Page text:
- the lower part of the bill.
- mandibles,the upper and lower parts of the bill.
- mandelstam, osip emilyevich,
- mandeville, bernard,
- mandeville, sir john,
- mandibular arch,
- mandibular cartilage,
- mandibular dentition,
- mandibular disease
Origin of mandible
Examples from the Web for mandible
Before the close of the Zoa condition a small and unjointed palp appears on the mandible.The Works of Francis Maitland Balfour, Volume II (of 4)|Francis Maitland Balfour
The mandible is very deep in the middle, and is drawn out into a long spout-like process in front.The Vertebrate Skeleton|Sidney H. Reynolds
The mandible has a long and strong symphysis, and its angle is not inflected.The Cambridge Natural History, Vol X., Mammalia|Frank Evers Beddard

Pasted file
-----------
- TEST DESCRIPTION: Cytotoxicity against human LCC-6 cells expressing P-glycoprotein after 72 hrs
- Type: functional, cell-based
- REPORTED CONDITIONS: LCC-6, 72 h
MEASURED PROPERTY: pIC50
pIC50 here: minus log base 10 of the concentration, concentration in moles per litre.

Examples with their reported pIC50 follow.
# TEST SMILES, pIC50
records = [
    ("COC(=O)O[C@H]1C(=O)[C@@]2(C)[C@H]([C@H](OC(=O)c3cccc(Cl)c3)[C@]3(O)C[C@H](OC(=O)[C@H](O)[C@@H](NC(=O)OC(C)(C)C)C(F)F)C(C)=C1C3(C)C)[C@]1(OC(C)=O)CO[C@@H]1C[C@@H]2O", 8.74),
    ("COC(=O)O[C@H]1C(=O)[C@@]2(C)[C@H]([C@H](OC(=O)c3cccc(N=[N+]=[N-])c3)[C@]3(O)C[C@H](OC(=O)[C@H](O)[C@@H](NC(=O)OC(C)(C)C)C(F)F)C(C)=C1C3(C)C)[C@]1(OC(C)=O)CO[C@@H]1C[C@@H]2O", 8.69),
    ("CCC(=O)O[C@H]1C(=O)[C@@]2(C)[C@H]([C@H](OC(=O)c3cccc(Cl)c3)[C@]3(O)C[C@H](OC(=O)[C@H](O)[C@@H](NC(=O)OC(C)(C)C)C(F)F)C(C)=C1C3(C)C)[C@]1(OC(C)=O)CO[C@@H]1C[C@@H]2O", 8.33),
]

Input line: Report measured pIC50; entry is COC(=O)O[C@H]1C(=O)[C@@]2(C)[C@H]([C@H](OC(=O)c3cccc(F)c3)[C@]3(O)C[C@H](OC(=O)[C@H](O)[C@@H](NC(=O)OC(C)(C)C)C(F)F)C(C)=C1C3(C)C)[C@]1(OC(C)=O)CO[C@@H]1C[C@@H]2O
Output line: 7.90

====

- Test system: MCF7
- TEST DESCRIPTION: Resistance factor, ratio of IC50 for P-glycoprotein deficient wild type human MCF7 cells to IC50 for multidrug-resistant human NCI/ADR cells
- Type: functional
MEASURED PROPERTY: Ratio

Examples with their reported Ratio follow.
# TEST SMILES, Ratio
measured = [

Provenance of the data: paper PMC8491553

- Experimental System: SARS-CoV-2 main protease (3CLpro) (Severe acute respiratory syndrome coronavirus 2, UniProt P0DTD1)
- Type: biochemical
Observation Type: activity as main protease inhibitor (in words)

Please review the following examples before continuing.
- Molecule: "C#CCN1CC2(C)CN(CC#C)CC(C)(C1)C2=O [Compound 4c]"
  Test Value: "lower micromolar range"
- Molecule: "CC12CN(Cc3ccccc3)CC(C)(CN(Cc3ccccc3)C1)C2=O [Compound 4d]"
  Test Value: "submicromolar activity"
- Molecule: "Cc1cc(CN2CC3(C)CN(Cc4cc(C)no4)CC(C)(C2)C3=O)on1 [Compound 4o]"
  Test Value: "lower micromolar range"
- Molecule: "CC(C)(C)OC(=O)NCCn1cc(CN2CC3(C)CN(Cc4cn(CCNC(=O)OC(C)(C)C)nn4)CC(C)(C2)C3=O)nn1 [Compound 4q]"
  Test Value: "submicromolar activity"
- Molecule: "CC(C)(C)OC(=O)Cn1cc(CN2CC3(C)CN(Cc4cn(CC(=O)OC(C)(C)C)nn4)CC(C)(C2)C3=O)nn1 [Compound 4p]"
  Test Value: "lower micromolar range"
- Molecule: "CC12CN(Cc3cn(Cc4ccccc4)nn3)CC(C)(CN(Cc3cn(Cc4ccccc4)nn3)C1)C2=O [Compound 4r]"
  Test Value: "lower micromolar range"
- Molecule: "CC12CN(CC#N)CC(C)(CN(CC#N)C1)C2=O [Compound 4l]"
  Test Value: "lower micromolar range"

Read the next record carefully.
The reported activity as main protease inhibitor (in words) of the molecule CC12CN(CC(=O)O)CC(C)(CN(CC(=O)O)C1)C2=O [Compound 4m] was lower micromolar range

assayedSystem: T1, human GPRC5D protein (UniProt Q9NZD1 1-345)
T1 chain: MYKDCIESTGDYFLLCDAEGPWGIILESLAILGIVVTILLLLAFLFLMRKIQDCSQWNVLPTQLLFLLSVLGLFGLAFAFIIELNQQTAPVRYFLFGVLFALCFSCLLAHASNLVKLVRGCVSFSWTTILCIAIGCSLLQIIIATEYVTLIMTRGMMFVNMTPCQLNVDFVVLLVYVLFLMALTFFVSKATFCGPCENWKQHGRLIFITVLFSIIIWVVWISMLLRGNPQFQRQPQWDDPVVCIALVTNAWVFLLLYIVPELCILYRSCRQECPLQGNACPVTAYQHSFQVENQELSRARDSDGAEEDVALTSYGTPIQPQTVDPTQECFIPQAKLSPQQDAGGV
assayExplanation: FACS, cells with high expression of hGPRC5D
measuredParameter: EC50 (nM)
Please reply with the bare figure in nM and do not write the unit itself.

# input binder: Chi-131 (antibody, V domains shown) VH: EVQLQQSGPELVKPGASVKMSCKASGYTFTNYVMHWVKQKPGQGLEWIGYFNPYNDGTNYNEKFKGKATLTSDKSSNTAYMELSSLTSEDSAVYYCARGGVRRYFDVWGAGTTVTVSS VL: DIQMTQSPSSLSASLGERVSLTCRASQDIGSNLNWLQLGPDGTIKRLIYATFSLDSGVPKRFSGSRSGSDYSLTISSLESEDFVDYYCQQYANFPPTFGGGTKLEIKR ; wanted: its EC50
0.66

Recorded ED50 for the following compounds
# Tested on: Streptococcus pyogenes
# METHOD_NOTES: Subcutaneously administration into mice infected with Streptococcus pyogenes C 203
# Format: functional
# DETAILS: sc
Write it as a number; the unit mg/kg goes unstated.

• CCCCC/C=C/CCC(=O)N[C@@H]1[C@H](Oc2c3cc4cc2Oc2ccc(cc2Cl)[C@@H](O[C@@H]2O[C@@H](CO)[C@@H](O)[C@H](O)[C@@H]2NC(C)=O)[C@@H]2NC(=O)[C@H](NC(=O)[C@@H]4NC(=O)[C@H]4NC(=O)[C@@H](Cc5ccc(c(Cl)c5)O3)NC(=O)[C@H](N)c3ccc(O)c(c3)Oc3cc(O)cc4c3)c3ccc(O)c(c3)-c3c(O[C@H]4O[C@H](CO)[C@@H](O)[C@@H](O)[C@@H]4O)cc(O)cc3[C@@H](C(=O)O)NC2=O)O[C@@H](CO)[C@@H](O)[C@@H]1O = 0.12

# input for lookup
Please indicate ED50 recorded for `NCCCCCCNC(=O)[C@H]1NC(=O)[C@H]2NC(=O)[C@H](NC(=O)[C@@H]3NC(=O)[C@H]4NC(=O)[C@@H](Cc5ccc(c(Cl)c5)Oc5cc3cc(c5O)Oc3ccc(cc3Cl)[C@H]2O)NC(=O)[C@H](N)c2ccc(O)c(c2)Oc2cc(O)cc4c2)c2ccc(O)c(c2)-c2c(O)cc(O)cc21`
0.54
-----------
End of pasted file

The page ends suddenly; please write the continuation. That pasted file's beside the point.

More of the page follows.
Rami of mandible anchylosed together and suture largely obliterated.The Beaked Whales of the Family Ziphidae|Frederick True
The angular processes are remarkably short, especially in relation to the length of the mandible.
Word Origin for mandible
late 14c., "jaw, jawbone," from Middle French mandible and directly from Late Latin mandibula "jaw," from Latin mandere "to chew," from PIE root *mendh- "to chew" (cf. Greek mastax "the mouth, that with which one chews; morsel, that which is chewed," masasthai "to chew," mastikhan "to gnash the teeth"). Of insect mouth parts from 1826.